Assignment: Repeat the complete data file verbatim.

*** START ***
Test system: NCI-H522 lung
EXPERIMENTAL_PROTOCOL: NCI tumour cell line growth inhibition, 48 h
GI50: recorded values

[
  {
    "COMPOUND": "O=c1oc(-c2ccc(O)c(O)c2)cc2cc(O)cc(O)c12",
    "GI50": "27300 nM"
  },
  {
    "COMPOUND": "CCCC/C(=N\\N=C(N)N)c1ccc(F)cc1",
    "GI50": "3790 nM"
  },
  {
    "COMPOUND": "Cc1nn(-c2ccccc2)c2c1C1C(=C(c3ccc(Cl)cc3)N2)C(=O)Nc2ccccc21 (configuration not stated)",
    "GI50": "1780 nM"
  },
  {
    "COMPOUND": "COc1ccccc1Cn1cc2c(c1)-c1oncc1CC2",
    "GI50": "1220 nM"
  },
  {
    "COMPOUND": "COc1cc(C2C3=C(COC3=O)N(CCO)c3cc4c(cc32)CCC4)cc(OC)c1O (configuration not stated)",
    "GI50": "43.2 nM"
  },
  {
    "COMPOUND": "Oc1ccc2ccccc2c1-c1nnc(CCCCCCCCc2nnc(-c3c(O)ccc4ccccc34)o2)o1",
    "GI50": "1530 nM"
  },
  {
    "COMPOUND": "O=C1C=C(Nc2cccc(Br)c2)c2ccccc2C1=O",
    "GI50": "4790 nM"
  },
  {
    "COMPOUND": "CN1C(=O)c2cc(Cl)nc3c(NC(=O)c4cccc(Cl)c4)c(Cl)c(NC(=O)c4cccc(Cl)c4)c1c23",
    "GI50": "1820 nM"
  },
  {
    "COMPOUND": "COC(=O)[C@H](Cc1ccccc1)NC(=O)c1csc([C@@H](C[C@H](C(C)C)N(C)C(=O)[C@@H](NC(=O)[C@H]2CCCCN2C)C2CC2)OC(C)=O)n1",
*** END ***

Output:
Test system: NCI-H522 lung
EXPERIMENTAL_PROTOCOL: NCI tumour cell line growth inhibition, 48 h
GI50: recorded values

[
  {
    "COMPOUND": "O=c1oc(-c2ccc(O)c(O)c2)cc2cc(O)cc(O)c12",
    "GI50": "27300 nM"
  },
  {
    "COMPOUND": "CCCC/C(=N\\N=C(N)N)c1ccc(F)cc1",
    "GI50": "3790 nM"
  },
  {
    "COMPOUND": "Cc1nn(-c2ccccc2)c2c1C1C(=C(c3ccc(Cl)cc3)N2)C(=O)Nc2ccccc21 (configuration not stated)",
    "GI50": "1780 nM"
  },
  {
    "COMPOUND": "COc1ccccc1Cn1cc2c(c1)-c1oncc1CC2",
    "GI50": "1220 nM"
  },
  {
    "COMPOUND": "COc1cc(C2C3=C(COC3=O)N(CCO)c3cc4c(cc32)CCC4)cc(OC)c1O (configuration not stated)",
    "GI50": "43.2 nM"
  },
  {
    "COMPOUND": "Oc1ccc2ccccc2c1-c1nnc(CCCCCCCCc2nnc(-c3c(O)ccc4ccccc34)o2)o1",
    "GI50": "1530 nM"
  },
  {
    "COMPOUND": "O=C1C=C(Nc2cccc(Br)c2)c2ccccc2C1=O",
    "GI50": "4790 nM"
  },
  {
    "COMPOUND": "CN1C(=O)c2cc(Cl)nc3c(NC(=O)c4cccc(Cl)c4)c(Cl)c(NC(=O)c4cccc(Cl)c4)c1c23",
    "GI50": "1820 nM"
  },
  {
    "COMPOUND": "COC(=O)[C@H](Cc1ccccc1)NC(=O)c1csc([C@@H](C[C@H](C(C)C)N(C)C(=O)[C@@H](NC(=O)[C@H]2CCCCN2C)C2CC2)OC(C)=O)n1",